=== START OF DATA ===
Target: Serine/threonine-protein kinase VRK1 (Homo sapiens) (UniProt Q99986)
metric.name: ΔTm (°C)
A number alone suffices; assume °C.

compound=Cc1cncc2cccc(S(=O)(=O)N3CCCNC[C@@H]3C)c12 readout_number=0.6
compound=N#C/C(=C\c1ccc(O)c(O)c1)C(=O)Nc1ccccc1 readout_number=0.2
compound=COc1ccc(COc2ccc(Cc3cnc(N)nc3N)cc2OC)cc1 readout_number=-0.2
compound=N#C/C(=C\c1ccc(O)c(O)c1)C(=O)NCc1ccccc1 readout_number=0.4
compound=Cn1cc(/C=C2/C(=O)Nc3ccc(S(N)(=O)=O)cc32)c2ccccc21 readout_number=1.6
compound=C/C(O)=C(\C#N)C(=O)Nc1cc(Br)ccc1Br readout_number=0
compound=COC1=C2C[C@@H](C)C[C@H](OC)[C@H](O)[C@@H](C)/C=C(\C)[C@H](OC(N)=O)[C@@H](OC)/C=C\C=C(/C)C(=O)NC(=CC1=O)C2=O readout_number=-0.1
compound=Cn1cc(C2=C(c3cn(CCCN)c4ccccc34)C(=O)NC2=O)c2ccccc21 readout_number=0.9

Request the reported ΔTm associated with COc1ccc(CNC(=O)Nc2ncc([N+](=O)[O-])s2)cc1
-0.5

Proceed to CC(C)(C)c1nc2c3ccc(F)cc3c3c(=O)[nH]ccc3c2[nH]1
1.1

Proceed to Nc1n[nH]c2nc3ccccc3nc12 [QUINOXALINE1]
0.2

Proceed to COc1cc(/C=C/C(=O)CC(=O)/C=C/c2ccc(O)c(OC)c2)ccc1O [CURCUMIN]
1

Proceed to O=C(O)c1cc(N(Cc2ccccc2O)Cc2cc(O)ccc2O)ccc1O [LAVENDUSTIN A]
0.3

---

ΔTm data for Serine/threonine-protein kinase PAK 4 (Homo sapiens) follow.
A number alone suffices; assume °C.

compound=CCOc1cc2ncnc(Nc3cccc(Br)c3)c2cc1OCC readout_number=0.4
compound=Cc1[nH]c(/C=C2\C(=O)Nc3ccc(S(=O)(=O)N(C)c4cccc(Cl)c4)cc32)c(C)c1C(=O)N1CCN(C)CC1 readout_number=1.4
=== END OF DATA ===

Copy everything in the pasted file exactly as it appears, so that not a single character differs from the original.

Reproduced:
Target: Serine/threonine-protein kinase VRK1 (Homo sapiens) (UniProt Q99986)
metric.name: ΔTm (°C)
A number alone suffices; assume °C.

compound=Cc1cncc2cccc(S(=O)(=O)N3CCCNC[C@@H]3C)c12 readout_number=0.6
compound=N#C/C(=C\c1ccc(O)c(O)c1)C(=O)Nc1ccccc1 readout_number=0.2
compound=COc1ccc(COc2ccc(Cc3cnc(N)nc3N)cc2OC)cc1 readout_number=-0.2
compound=N#C/C(=C\c1ccc(O)c(O)c1)C(=O)NCc1ccccc1 readout_number=0.4
compound=Cn1cc(/C=C2/C(=O)Nc3ccc(S(N)(=O)=O)cc32)c2ccccc21 readout_number=1.6
compound=C/C(O)=C(\C#N)C(=O)Nc1cc(Br)ccc1Br readout_number=0
compound=COC1=C2C[C@@H](C)C[C@H](OC)[C@H](O)[C@@H](C)/C=C(\C)[C@H](OC(N)=O)[C@@H](OC)/C=C\C=C(/C)C(=O)NC(=CC1=O)C2=O readout_number=-0.1
compound=Cn1cc(C2=C(c3cn(CCCN)c4ccccc34)C(=O)NC2=O)c2ccccc21 readout_number=0.9

Request the reported ΔTm associated with COc1ccc(CNC(=O)Nc2ncc([N+](=O)[O-])s2)cc1
-0.5

Proceed to CC(C)(C)c1nc2c3ccc(F)cc3c3c(=O)[nH]ccc3c2[nH]1
1.1

Proceed to Nc1n[nH]c2nc3ccccc3nc12 [QUINOXALINE1]
0.2

Proceed to COc1cc(/C=C/C(=O)CC(=O)/C=C/c2ccc(O)c(OC)c2)ccc1O [CURCUMIN]
1

Proceed to O=C(O)c1cc(N(Cc2ccccc2O)Cc2cc(O)ccc2O)ccc1O [LAVENDUSTIN A]
0.3

---

ΔTm data for Serine/threonine-protein kinase PAK 4 (Homo sapiens) follow.
A number alone suffices; assume °C.

compound=CCOc1cc2ncnc(Nc3cccc(Br)c3)c2cc1OCC readout_number=0.4
compound=Cc1[nH]c(/C=C2\C(=O)Nc3ccc(S(=O)(=O)N(C)c4cccc(Cl)c4)cc32)c(C)c1C(=O)N1CCN(C)CC1 readout_number=1.4